HB1868/SB716, HB1965, HB1853/SB1235
Scope of Practice, Urgent Care, Step Therapy

Joint Committee on Health Care Financing 

The Massachusetts Health & Hospital Association (MHA), on behalf of its member hospitals, health systems, physician organizations and allied healthcare providers, appreciates this opportunity to offer comment on bills regarding advanced practice nurse scope of practice and the licensure of urgent care centers.

With regards to HB1868/SB716, MHA supports the expansion of scope of practice for all advanced practice registered nurses (APRNs) – nurse practitioners, certified registered nurse anesthetists, psychiatric clinical nurse specialists, and certified nurse midwives. The various bills that have been filed on this issue allow certain APRNs to have pathways to independent practice authority. MHA is supportive of proposals to require additional post-graduate training prior to full practice authority or independent practice, including some sort of orientation, mentorship, or preceptorship, as well as allowing advanced practice nurses the ability to supervise the process of their fellow nurses toward independent practice authority.

APRNs should also be held to the same standards of transparency, accountability, and professional responsibility under which physicians practice. This includes: Ongoing Professional Practice Evaluation (OPPE) and Focused Professional Practice Evaluation (FPPE); public reporting to the Department of Public Health (DPH) or Board of Registration in Nursing; quality reporting tied to the practitioner; public reporting of medical malpractice awards or settlements; mandated medical malpractice liability policy limits; public reporting of any arrangements between practitioner and the pharmaceutical industry; continuing education requirements; and peer review. Just like physicians, APRNs currently must carry professional liability insurance in order to practice.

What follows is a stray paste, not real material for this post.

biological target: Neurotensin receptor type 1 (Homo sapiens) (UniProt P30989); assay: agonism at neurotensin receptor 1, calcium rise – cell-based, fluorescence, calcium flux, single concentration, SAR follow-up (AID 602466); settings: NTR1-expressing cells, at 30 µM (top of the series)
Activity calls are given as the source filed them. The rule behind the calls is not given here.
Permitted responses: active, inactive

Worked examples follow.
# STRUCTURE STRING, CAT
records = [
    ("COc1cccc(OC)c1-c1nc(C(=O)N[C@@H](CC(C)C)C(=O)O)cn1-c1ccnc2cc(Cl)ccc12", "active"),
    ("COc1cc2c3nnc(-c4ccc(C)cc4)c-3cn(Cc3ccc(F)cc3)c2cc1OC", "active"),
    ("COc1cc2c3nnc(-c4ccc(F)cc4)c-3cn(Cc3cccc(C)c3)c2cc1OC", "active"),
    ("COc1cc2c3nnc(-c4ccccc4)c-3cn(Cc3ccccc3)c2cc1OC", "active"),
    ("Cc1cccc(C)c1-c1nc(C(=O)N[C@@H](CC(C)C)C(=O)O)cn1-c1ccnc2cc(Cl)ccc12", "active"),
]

APRNs are guided by specialty-related national and local standards of care, their education and training, as well as by specific regulations governing their scope of practice. Consistent with The Joint Commission recommendations, OPPE is appropriate for all clinicians, including APRNs. There may be gaps in organizational structures supporting OPPE and, where there is appropriate movement towards full practice authority, steps should be taken to ensure that structure and accountability is the same for all licensed independent providers. At the institutional level, scope of practice should be determined by education, training, and experience for APRNs just as is done for physicians. It should be expected and verified that an individual’s practice is within his/her education, training, and experience, and that he/she functions within professional boundaries with ongoing professional evaluations.